On nutrition

I’ve written a number of times about fatness and obesity. I don’t think it’s wrong to be either one of those, but I do think there is a moral argument that underpins the necessity to attempt to avoid being those things. You get one life. I think people should give it quality.

Of course, this doesn’t mean a person can’t enjoy something other than a diet half-salad once in awhile. That’s why the political (and often dishonest) arguments against drives like Michelle Obama’s pro-fitness efforts bother me so much. It’s also why I really like this post from Mike:

See what I’m getting at? Guess how much guilt I felt eating that [“prime”] burger the other week… that’s right, none. That’s because I don’t eat that way very often. My diet consists of whole grains, seeds and nuts, fresh fruits and vegetables, and lean meats. I watch my portions carefully. That means that now and again, I can splurge. And it just so happens that last week I was in Oklahoma City for a concert with some friends, and we grabbed some McDonald’s beforehand. I had a Big Mac, and it tasted awesome (not remotely as good as the prime burger, but still tasty). On the way back to Tulsa, I got hungry and had McDonald’s again… a grilled chicken sandwich. It also tasted good and I’ve lived through the experience.

This is what a lot of people don’t realize about nutrition. Eating right doesn’t mean avoiding every bad thing out there every second of every day. A person’s health doesn’t hinge on a single meal. A proper diet takes place over time; it’s an ongoing effort. Grabbing that doughnut once in awhile isn’t a sign of hypocrisy for someone who advocates eating well. (More importantly, we shouldn’t dismiss an argument simply due to hypocrisy. Think about it: If a serial killed said murder is wrong, would anyone reject the truth of his argument?) It’s perfectly possible to be healthy and enjoy life at the same time.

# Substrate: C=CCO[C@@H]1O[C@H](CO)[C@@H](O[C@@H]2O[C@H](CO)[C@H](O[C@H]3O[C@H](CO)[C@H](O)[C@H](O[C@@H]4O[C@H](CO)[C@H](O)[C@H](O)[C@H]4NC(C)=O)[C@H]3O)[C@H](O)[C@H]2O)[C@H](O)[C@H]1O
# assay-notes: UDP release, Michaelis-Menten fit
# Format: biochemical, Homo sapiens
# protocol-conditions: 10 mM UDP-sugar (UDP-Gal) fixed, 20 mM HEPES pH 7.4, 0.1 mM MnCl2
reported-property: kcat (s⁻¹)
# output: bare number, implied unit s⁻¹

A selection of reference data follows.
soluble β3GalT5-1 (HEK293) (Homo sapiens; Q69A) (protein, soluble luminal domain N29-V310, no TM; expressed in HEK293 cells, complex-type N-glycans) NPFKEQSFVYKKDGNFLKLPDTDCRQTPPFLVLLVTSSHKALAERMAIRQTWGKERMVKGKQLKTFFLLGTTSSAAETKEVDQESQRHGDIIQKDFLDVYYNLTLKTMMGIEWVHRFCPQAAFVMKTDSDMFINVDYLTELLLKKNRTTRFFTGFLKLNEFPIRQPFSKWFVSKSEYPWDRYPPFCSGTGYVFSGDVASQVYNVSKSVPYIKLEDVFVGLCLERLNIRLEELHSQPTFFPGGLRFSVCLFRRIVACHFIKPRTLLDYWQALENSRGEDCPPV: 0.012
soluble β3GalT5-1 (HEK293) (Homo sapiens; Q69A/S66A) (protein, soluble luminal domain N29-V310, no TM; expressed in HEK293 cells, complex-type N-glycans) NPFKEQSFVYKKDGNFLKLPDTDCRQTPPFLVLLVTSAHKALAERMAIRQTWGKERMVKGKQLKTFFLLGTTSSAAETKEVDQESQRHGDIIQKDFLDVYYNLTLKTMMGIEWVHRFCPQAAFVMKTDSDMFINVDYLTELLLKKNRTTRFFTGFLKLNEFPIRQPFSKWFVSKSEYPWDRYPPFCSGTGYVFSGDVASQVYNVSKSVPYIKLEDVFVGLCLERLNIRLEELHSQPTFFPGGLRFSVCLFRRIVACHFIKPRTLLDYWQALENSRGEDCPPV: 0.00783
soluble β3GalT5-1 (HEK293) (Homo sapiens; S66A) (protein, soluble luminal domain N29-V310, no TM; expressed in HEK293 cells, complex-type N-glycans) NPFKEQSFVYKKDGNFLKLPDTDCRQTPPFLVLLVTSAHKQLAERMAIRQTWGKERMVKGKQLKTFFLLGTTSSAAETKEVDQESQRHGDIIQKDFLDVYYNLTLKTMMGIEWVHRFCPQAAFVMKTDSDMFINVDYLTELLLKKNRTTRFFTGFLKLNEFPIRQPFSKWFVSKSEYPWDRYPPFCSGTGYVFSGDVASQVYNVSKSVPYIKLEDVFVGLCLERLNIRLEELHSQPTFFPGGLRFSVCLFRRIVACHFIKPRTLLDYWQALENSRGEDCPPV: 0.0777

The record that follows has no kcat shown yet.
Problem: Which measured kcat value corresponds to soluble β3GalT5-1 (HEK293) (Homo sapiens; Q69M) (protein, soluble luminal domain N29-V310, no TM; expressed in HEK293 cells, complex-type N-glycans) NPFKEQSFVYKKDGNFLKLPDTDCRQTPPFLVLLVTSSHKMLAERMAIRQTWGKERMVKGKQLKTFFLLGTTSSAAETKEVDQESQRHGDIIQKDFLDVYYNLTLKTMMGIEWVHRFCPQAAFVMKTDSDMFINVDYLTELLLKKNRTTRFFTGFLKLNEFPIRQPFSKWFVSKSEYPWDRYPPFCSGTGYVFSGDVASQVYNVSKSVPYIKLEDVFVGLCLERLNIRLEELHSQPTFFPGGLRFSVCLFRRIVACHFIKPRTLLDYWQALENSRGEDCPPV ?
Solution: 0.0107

Pizza and potatoes for all!

I have been doing what I refer to as a 5-5-5 plan. It’s actually known as 5X5 training, but I like telling people that I’m as excited about my 5-5-5 plan as conservatives were about Herman Cain’s 9-9-9 plan a few weeks ago – the difference is that my plan will be effective. But I digress.

Part of my plan includes eating. A lot. I’ve already put on 5 pounds in a little over a week and I expect to add another 5-10 pounds by the time I’m done in a month or so. This is roughly in line with the average lives of most Americans except that my weight gain is controlled. And zero of it is fat. I can do this plan for two primary reasons: 1) I am regularly working out (and I have seen strength gains already) and 2) I’m not eating a bunch of shitty food. Not that I’m opposed to tastiness, but the majority of what I consume throughout the day has good nutritional value, including lots of protein.

Now, if I was to stop working out while continuing my food intake levels, I would put on a bunch of fat. Even with a favorable metabolism and youth on my side, I wouldn’t be able to avoid it. But I wouldn’t do that to myself because I value my health, unlike most Americans. In fact, the valuing of health in America is so low that Congress actually wants to continue the practice of effectively calling pizza a vegetable:

The final version of a spending bill released late Monday would unravel school lunch standards the Agriculture Department proposed earlier this year, which included limiting the use of potatoes on the lunch line and delaying limits on sodium and delaying a requirement to boost whole grains.

The bill also would allow tomato paste on pizzas to be counted as a vegetable, as it is now. USDA had wanted to prevent that.